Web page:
But simply distracting my mind from difficult feelings wasn’t sustainable. Fast-forward two years, and meditation has become a part of my daily routine. Every morning I sit for 10 minutes and do nothing. Think about nothing. I just let myself, and my mind, rest and grow. As a person who has always been a worrier, someone whos mind is always going 100 miles per hour, the discipline and clarity meditation has provided me is priceless.

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At the time of writing, I am on day 17 of my meditation streak. After stopping and restarting countless times, incorporating this important tool into my daily life took a lot of work, but it has undeinably been worth it. Forcing myself to overcome classic hurdles, such as finding a quiet space and time daily to focus on the here and now, has started a rhythm that is hard to break. As noted in an article written by Oliver Burkeman for The Guardian – you need to make yourself sit down and do the damn thing, even if it seems like the hardest thing in the world.

Burkeman continues to note that most people get distracted when they start meditating, but this is not a problem. Instead, noticing when you are distracted is the whole point of meditation. Regulating your attitude and behaviour, noting when your mind has strayed from the present moment – away from focusing on the breath, the body, or a current thought – is when the habit is formed:

“Getting back on the wagon, over and over, is the practice. And good luck doing that if you haven’t fallen off first.”

And what a habit it is to form. Daily basic meditations on Headspace, led by the calm voice of Andy Puddicombe, constantly urge you to keep in mind your motivation to meditate. It constantly keeps what you focused on what you want to achieve, the change you want to see in yourself. Personally, the reason I love to meditate is that it calms my mind; although I’m not even three weeks into regular meditation, already I’m seeing changes in my concentration levels. Similarly, I’m a lot calmer than I normally am – both mentally and physically, which has helped me feel a lot closer to the people I talk to regularly.

There’s also a whole bunch of long term changes meditation can bring around. I won’t go into detail on them here, but they include: reducing stress, improving sleep, reducing anxiety and depression, and it can even change your brain. Pretty impressive for sitting with your eyes closed for 10 minutes a day.

TL;DR: I recently started meditating regularly, and am seeing a bunch of positive changes already. So, if you’re thinking of taking the plunge into mindfulness – just do it!

Reading Saved My Brain Cells

When I finished university three months ago, a weird thing happened to me: I had an overwhelming bunch of free time all of a sudden. Due to this (and of spending most of it lying down bored), I started feeling lethargic; physically but, interestingly, mentally as well. The startling change from writing a dissertation – and focusing my brain every day for months as a result – to watching episode-upon-episode of ‘Friends’ while scanning my mobile for days on end started to become numbing.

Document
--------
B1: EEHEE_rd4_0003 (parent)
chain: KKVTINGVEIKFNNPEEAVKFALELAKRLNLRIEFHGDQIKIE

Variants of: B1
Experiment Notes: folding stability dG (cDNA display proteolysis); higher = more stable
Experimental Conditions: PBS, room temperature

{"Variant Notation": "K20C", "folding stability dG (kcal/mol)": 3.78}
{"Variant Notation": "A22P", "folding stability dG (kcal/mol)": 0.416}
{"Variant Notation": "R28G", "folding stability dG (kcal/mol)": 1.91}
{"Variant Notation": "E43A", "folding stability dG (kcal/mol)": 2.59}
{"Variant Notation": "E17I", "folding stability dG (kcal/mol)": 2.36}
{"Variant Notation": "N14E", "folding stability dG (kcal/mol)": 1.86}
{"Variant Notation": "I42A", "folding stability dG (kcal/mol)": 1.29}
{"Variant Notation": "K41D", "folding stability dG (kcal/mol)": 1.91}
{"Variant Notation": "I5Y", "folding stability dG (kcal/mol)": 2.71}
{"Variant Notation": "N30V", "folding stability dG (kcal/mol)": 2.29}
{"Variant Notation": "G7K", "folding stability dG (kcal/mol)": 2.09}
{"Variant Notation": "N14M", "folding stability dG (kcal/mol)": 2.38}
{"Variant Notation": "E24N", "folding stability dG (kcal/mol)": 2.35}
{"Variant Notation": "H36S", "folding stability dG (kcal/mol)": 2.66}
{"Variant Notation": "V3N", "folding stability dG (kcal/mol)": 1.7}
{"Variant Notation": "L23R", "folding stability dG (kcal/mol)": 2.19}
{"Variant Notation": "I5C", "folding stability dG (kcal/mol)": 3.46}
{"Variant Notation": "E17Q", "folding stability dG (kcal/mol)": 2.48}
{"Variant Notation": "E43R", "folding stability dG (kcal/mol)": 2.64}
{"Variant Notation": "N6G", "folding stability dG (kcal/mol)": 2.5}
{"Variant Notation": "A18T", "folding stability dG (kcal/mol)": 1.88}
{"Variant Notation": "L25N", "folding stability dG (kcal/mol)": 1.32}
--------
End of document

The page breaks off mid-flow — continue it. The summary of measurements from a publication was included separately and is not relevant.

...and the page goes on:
I started to feel dumb as hell. So I set myself a promise and a challenge at the same time: I was going to read. A lot. A bunch of different genres, a mix of fact and fiction, as much and as often as possible. I hoped that doing so would kick-start my brain, and change me from being pacified by Netflix to being inquisitive about the world again.

I’ve never been the best at following up on challenges I make to myself, but I don’t think I’ve done too terribly so far. I have read 6 books since the end of May, and am currently half way through my 7th. At the end of this post you can find a list of all the books I’ve made my way through so far, and some on my to-read list – just in case you’re lacking some book recommendations!

To prepare for this post I delved into doing some research to see if there was a conclusive link between this uptake in reading and why I feel much more mentally alert and satisfied recently. Turns out, this is a common feeling when it comes to stepping up your levels of reading, but there are a whole load of other effects that are enhanced resultingly.

For instance, reading fiction increases your ability to empathise. A study carried out by psychologists David Comer Kidd and Emanuele Castano at the New School for Social Research in New York, proves that reading fiction helps you to navigate real-life complex social relationships easier. In explaining these findings, Kidd notes that:

“What great writers do is turn you into the writer. In literary fiction, the incompleteness of the characters turns your mind to trying to understand the minds of others”

So if you’ve ever found yourself reading and wondering why a character would act in such a way, and its wracked your brain for a good chunk of the book (Holden Caulfield, why are you so annoying and stupid?!?) – you’re not alone…especially when it comes to understanding the protagonist in ‘The Catcher in the Rye.’ Your brain is helping you get inside the character’s head, to fully understand them and their actions.

Another great boost I discovered when I set out on this challenge was I got better at concentrating, due to how immersive reading is. It has now gotten to the stage where I can complete a whole bunch of tasks without even breaking concentration to check my mobile. This is because reading helps lengthen your attention span, leading many to suggest that reading a little bit every day can do you a world of good in the long-run.

Also, as shown through the diagram below, reading engages different aspects of your brain to work at once. Just like physical exercise, the more you exercise these mental muscles the stronger they will be and will become in the future:

Image result for reading brain

All of these benefits combined prove one thing: that reading is the greatest workout for your brain, and it’s a workout I hope to continue using often for the foreseeable future.

Books I have read (since May):

  • Station Eleven by Emily St. John Mandel
  • Americanah by Chimamanda Ngozi Adichie
  • Less by Andrew Sean Greer
  • Another Brooklyn by Jacqueline Woodson
  • Eleanor Oliphant is Completely Fine by Gail Honeyman